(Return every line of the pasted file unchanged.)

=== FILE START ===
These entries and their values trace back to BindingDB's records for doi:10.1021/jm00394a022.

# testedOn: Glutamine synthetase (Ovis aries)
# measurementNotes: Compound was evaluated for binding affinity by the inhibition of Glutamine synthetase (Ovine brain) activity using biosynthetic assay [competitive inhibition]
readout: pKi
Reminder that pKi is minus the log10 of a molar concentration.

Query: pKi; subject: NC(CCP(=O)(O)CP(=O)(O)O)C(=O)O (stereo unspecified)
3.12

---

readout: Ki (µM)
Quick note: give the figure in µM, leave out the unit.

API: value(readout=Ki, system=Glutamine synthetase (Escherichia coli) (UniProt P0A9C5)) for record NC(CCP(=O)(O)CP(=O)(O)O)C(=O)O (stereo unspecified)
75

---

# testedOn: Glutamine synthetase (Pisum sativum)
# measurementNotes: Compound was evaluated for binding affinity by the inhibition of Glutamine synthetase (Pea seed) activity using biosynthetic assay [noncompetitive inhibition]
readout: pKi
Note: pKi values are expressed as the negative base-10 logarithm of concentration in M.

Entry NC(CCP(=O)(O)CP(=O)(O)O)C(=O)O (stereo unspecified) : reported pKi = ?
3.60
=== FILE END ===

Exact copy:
These entries and their values trace back to BindingDB's records for doi:10.1021/jm00394a022.

# testedOn: Glutamine synthetase (Ovis aries)
# measurementNotes: Compound was evaluated for binding affinity by the inhibition of Glutamine synthetase (Ovine brain) activity using biosynthetic assay [competitive inhibition]
readout: pKi
Reminder that pKi is minus the log10 of a molar concentration.

Query: pKi; subject: NC(CCP(=O)(O)CP(=O)(O)O)C(=O)O (stereo unspecified)
3.12

---

readout: Ki (µM)
Quick note: give the figure in µM, leave out the unit.

API: value(readout=Ki, system=Glutamine synthetase (Escherichia coli) (UniProt P0A9C5)) for record NC(CCP(=O)(O)CP(=O)(O)O)C(=O)O (stereo unspecified)
75

---

# testedOn: Glutamine synthetase (Pisum sativum)
# measurementNotes: Compound was evaluated for binding affinity by the inhibition of Glutamine synthetase (Pea seed) activity using biosynthetic assay [noncompetitive inhibition]
readout: pKi
Note: pKi values are expressed as the negative base-10 logarithm of concentration in M.

Entry NC(CCP(=O)(O)CP(=O)(O)O)C(=O)O (stereo unspecified) : reported pKi = ?
3.60